I wrote a month or so ago about the new policy for free school meals for early primary children in England. I am still wondering how Mr Gove went along with the universalist nature of this, but no matter. The case for school meals free at the point of consumption was well put in the Telegraph a while back, alongside references to the other, more economically-liberal, points of view. These are not hard to find. Indeed, I have one myself which wonders whether this is just going to absolve many families from what little responsibility they feel for feeding their children properly. It's certainly hard to see how the policy in practice will persuade those that need persuading that cooking decent food for their children is a good idea.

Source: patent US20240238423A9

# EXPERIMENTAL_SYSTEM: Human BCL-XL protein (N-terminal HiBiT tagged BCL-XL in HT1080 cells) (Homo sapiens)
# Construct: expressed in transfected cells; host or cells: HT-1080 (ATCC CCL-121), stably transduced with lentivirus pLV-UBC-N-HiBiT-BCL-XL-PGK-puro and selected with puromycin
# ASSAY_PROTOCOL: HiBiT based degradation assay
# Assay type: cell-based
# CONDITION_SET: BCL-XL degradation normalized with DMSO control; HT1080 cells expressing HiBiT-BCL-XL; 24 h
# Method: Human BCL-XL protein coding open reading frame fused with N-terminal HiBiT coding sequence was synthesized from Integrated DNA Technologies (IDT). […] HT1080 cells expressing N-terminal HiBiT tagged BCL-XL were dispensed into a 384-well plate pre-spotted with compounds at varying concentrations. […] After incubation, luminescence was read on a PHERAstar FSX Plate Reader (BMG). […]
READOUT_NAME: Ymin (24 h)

Of course, just because the food becomes free doesn't mean it will get eaten. The pilot study where school meals became free, and which led to this policy shift, saw an increase in take up from 50 to 85% in Durham, and from 50% to 72% in London's Newham. Thus, in Newham, where social depreciation is not unknown, over a quarter of families turned down the free meals. Something like this will always be the case, and the many possible reasons are easy to identify. My favourite was told to me by a Yorkshire hill farmer whose son took a packed lunch to a school with a fine reputation for its meals. When I asked why, she said that he ate all-organic food at home, and as the school could not guarantee this, he took a lunch box – a happy co-incidence of parental responsibility and good food.